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IlanaSimons
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The Metamorphosis: Question 3: Grete, The Sister

Question 3: Grete, The Sister

Grete is an interesting character in the story. Because she’s a woman and younger than Gregor, her fate isn’t fixed; she’s a sort of test case in humanity here. Get us thinking about Grete through addressing any of the following:

A. Grete makes the most concerted effort to understand Gregor. What is Kafka saying about the way humans care for one another?

B. What do you make of Grete’s violin-playing? Gregor has lost the ability to speak but still communicates with Grete, through intuition, gestures, and music. What does music do that language doesn’t?

C. In the end, Grete springs to her feet, stretches her pretty body, and marries, signifying a return to normalcy. How do you read this last “triumph”?



Ilana
Check out my book, here and visit my website, here.


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Choisya
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Re: The Metamorphosis: Question 3: Grete, The Sister

I came across this interesting 'blog' about Grete on the web. I particularly like the way he turns the analysis around to deal with his own reactions to the book.:-


'But the point that Kafka intelligently eludes is Grete's fate. Is it same as Gregor's ? or is it not ? In the center of a family politics and Kafka's ruthless diagnosis of the family illness, Grete stands as a 'current' lead and a 'potential' backstage extra. I think Grete is a victim-in-making too, but as any such victim she doesn't realize it, but enjoys her metamorphosis. Also it is not necessary to realize it, it might make life still more difficult to endure. Grete Samsa will get married or will continue to work or might turn into a lady bug tomorrow but how does it effect her today, what's the 'use' of Kafka's creation if it can't help any of the Gregors and the Gretes to escape from their fates. Why should we even read it. These are some questions that come to my mind. I have no answers. Why should I read Kafka and go to enlightened depression, may be because if I ever see a Gregor or a Grete, I will understand them or I will know that life machine runs for petty purposes, and my life is no exception and I, being so rational and benevolent in my eyes, had been torturous for years, to the knowns and the unknowns. Shall I do penance after I read Kafka or shall I change myself or shall I accept the my fate and of others too. One way to look at any art is a tussle between oppressor and the oppressed and an artist always uncovering the ways used my oppressor to oppress, but in Kafka's world both oppressor and oppressed are the same, at the same time, in the same space, living in some mutually acceptable sadomasochist harmony, a mix that lets us survive. Does it tell me more about human nature or the world I live in or myself ? I think so.' (Anurag).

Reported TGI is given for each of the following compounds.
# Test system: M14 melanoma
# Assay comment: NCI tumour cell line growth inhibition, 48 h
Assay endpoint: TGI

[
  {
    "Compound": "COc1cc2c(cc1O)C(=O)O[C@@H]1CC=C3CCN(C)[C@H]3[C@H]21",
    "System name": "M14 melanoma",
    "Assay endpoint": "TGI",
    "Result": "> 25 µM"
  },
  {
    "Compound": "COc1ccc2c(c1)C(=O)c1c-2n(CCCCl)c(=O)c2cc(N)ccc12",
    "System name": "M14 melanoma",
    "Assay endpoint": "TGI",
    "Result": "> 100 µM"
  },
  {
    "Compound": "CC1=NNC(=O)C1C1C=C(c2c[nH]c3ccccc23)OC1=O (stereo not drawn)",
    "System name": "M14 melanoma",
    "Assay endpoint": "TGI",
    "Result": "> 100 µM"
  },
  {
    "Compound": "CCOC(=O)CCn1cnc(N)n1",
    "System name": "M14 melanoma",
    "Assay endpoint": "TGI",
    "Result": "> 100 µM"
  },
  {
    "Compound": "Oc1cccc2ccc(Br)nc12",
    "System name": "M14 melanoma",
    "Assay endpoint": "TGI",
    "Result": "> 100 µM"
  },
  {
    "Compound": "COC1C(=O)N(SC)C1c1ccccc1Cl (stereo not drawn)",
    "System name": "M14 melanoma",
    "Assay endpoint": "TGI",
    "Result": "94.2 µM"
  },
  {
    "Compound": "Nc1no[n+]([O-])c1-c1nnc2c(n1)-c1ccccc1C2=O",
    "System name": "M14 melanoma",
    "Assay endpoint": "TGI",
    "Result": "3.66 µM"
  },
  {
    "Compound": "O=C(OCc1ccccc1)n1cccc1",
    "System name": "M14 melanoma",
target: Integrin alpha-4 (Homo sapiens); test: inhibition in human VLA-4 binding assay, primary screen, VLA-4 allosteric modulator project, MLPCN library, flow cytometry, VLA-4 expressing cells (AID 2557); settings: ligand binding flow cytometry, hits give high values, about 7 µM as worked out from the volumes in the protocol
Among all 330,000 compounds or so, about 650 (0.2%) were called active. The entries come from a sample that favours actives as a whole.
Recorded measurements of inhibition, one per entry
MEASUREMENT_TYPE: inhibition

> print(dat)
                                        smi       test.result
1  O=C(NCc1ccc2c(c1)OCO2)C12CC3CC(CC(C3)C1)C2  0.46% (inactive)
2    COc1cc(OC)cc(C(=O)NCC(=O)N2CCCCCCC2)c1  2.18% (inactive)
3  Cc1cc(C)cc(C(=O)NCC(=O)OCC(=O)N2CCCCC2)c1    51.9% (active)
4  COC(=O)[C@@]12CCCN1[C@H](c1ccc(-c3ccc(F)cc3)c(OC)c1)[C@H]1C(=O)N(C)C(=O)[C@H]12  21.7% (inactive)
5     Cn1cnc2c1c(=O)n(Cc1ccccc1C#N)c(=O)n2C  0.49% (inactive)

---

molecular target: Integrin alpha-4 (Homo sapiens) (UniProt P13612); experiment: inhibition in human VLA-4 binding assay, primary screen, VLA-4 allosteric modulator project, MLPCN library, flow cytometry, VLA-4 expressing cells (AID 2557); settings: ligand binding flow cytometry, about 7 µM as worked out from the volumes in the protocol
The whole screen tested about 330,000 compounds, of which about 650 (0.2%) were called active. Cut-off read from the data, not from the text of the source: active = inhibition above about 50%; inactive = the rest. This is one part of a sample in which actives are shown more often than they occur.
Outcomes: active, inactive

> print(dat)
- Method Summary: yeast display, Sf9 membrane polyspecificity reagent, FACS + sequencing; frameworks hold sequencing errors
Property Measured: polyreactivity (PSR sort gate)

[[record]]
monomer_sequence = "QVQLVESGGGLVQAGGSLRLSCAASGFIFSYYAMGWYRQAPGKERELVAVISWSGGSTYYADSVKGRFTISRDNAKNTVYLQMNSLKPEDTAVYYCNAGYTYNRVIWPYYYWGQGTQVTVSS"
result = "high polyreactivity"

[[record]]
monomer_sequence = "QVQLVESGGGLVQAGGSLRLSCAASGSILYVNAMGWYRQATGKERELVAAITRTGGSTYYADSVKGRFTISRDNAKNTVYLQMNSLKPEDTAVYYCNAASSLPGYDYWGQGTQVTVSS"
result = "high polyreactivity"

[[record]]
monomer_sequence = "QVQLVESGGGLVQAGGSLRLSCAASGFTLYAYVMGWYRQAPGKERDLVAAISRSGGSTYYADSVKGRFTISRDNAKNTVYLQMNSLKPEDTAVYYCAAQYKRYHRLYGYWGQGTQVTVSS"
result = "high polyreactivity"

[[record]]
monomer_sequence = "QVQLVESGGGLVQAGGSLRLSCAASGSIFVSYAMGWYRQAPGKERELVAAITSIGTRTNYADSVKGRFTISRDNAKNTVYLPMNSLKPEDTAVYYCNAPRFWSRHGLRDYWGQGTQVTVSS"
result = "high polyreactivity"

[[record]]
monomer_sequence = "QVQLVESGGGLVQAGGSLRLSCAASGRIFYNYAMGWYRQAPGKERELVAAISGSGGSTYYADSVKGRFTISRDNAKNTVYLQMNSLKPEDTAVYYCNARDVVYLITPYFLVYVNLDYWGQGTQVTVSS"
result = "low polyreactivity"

IlanaSimons wrote:
Question 3: Grete, The Sister

Grete is an interesting character in the story. Because she’s a woman and younger than Gregor, her fate isn’t fixed; she’s a sort of test case in humanity here. Get us thinking about Grete through addressing any of the following:

A. Grete makes the most concerted effort to understand Gregor. What is Kafka saying about the way humans care for one another?

B. What do you make of Grete’s violin-playing? Gregor has lost the ability to speak but still communicates with Grete, through intuition, gestures, and music. What does music do that language doesn’t?

C. In the end, Grete springs to her feet, stretches her pretty body, and marries, signifying a return to normalcy. How do you read this last “triumph”?


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donyskiw
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Re: The Metamorphosis: Question 3: Grete, The Sister

A. Kafka may be saying that we sometimes make an effort to care for one another only out of a sense of obligation or that we often get tired of the prolonged effort.

B. Music is a form of art that is heard rather than seen. That Gregor can still hear the music and appreciate and respond to it shows that he has not lost his humanity even if he has lost his ability to communicate by language with humans.

C. On the surface, this looks like a return to normalcy. But it is really an admittance of how easily she just brushed off the tragedy of the loss of her own brother and what hand she played in it with her lack of care and neglect.

Denise
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Part II: Understanding

[ Edited ]
Why didn't she try to understand why he was on the wall?


IlanaSimons wrote:
Grete makes the most concerted effort to understand Gregor.

Message Edited by pmath on 02-01-200705:00 PM

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Trishloves
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Registered: ‎02-01-2007
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Re: The Metamorphosis: Question 3: Grete, The Sister

Hey i have been wanting to read this!! do tell me how good it is.
I Love reading!!!!!!
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